Saturday, January 3, 2015

Jesus and His Brother's

On The O’Reilly Factor a few days ago, Bill O’Reilly read an email a viewer had submitted of scripture that named the brothers of Jesus. Mr. O’Reilly emphatically replied that he and Martin Dugard had determined through their research that Jewish families during Jesus’ time lived in communal homes and every boy in the home was considered a brother.
Mr. O’Reilly’s research is correct, but he fails to mention that many Jews also lived in single family homes. Especially if the father worked in a carpentry shop, as Joseph would have done. In those days, a carpenter shop was often located in the front of a dwelling, while the family lived in rooms behind the shop. Instead of multiple families, the larger communal homes were usually inhabited by many generations of one family. Would cousins, uncles, fathers and grandfathers be considered brothers?
The only way to uncover anything about Jesus’ life between the time He returned from Egypt until He began His ministry at the age of thirty is through research and the study of historic customs. The only scriptural insight into those years is the incident when Jesus was twelve years old. The next verse is the only scripture mentioning the eighteen silent years between the age of twelve and thirty. Luke 2:51 states, “He went down to Nazareth with them and was obedient to them. But his mother treasured all these things in her heart and Jesus grew in wisdom and stature and in favor with God and men.”
This is probably the most powerful, totally ignored verse in the entire New Testament. This scripture implies Jesus lived a very normal, well-disciplined earthly life for eighteen years. He was not a rebel as some chose to assume, because rebels do not grow in favor with God or man.
I am not trying to convince anyone that my research is more accurate than anyone else’s, but to present some facts that may suggest a different conclusion. After years of research, I have discovered that scripture holds the answers I need if I am willing to spend the time digging deeper into what is actually written. Using scripture, I would like to offer a different theory from Mr. O’Reilly’s.
Matthew 13:55 asks, “Isn’t this the carpenter’s son? Isn’t his mother’s name Mary, and aren’t his brothers James, Joseph, Simon and Judas? Aren’t all his sisters with us?” If Jesus lived in a communal environment where everyone is considered one big family and all the boys are brothers wouldn’t the other women in that community also be considered Jesus’ mother?  Matthew clearly recognizes Jesus’ mother and His brothers by name. In this scripture, Matthew gives the same personal relationship to these four men and sisters as he does Jesus’ mother, Mary, whom we know is Jesus’ biological mother.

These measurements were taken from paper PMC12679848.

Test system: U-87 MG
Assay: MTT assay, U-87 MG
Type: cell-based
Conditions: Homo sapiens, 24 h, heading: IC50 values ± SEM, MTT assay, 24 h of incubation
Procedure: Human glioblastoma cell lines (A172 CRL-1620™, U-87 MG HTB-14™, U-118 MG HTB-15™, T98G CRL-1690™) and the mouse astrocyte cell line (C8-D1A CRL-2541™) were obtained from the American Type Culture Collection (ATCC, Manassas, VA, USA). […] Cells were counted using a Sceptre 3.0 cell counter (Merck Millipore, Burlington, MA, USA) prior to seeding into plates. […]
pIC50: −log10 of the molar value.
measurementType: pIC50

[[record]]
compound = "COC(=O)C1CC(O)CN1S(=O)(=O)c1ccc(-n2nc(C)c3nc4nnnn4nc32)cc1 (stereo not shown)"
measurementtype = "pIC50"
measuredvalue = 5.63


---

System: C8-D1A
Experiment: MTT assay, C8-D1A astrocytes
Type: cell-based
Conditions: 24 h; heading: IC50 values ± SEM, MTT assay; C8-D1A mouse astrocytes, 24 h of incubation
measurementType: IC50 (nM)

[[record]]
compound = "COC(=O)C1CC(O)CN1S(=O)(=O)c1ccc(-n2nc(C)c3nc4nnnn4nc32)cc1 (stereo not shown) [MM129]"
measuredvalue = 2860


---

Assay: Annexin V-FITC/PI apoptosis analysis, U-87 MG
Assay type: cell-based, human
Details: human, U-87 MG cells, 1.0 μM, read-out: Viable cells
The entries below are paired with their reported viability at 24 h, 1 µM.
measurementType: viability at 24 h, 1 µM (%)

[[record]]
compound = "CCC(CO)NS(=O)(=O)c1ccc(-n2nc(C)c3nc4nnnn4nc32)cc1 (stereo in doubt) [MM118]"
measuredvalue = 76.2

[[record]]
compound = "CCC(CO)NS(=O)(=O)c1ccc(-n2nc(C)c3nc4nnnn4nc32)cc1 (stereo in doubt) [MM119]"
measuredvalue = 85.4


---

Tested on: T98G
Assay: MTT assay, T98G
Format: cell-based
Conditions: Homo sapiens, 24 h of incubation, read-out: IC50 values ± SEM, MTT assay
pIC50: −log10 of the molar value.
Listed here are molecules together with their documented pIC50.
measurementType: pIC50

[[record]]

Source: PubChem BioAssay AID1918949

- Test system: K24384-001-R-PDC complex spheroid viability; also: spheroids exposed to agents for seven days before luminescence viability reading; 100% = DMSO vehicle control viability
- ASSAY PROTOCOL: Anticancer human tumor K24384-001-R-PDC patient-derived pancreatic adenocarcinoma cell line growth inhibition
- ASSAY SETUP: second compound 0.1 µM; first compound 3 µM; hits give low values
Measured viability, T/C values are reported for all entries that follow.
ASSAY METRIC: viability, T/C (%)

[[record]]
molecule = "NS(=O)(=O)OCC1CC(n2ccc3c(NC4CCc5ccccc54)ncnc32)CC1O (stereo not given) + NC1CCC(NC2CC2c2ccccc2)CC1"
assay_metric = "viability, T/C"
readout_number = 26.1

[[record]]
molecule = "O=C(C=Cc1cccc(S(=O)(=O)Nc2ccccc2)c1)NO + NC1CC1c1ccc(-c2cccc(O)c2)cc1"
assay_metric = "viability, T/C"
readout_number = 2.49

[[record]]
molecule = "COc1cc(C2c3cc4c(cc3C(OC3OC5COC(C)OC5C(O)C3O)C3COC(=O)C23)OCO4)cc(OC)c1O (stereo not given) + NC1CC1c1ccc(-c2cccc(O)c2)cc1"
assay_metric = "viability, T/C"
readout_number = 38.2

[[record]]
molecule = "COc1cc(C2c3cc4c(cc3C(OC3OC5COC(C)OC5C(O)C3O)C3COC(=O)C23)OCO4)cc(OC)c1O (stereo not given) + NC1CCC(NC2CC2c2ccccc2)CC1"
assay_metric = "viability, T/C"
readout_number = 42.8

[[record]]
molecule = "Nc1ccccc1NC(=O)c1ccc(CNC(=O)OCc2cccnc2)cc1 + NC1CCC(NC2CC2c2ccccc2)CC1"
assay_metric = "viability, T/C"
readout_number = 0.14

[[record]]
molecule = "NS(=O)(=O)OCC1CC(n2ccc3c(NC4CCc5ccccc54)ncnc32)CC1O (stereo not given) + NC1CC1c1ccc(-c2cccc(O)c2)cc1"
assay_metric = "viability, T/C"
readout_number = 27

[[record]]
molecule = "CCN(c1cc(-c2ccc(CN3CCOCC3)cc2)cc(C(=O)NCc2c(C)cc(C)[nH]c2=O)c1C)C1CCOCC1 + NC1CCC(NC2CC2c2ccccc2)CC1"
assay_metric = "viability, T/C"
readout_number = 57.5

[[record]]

In Mark 6:3, the question is again asked, “Isn’t this the carpenter? Isn’t this Mary’s son and brother of James, Joseph, Judas and Simon? Aren’t his sisters here with us?” Mark also recognizes this same personal relationship with the mother and the brothers and sisters.
We also know Joseph and Mary had sexual relations after Jesus was born. Matthew 1:25 clearly states, “But he (Joseph) had no union with her (Mary) until she gave birth to a son.” Every word of the scripture is God-breathed so if God didn’t intend for them to have intimate union, why would Matthew add “until she gave birth to a son” to his statement.
Mary was a young healthy girl, and Joseph was a healthy young man. They had an intimate relationship. The only means of birth control was natural. The scripture offers no indication that other children were not conceived during their sexual encounters. If fact, scripture references and human behavior suggest the opposite result.  
The fact that scripture states Jesus grew in wisdom and stature and in favor with God and man implies Jesus was not an only child. How many only children do you know who grow in favor with God and man? His family was part of His life experience. Jesus had such an in-depth understanding of the trials and tribulations of earthly life because He was exposed to everyday life including relationships between siblings and cousins.
Luke 3:23 states, “Jesus was the son, so it was thought, of Joseph”. God wanted people to think Jesus was the son of Joseph until the time came for God’s plan to be fulfilled. He did not want Jesus to stand out as being different in any way. With two healthy earthly parents, would it have been unusual for Jesus to be an only child?

The bottom line, as Mr. O’Reilly would say, I cannot disprove Bill O’Reilly’s assumption, but neither can he disprove mine. The fact that only four men were specifically mentioned as Jesus’ brothers by two of Jesus’ closest friends implies their relationship was more than a communal friend. And because they were mentioned in the same context as His mother, Mary, perhaps these men were indeed his half-brothers who shared the same mother and the same earthly father, but only Jesus had a heavenly Father. Some day we will know with certainty the final answer to all our questions. Until then, we can only make an informed decision based on research and information God provides through the scripture.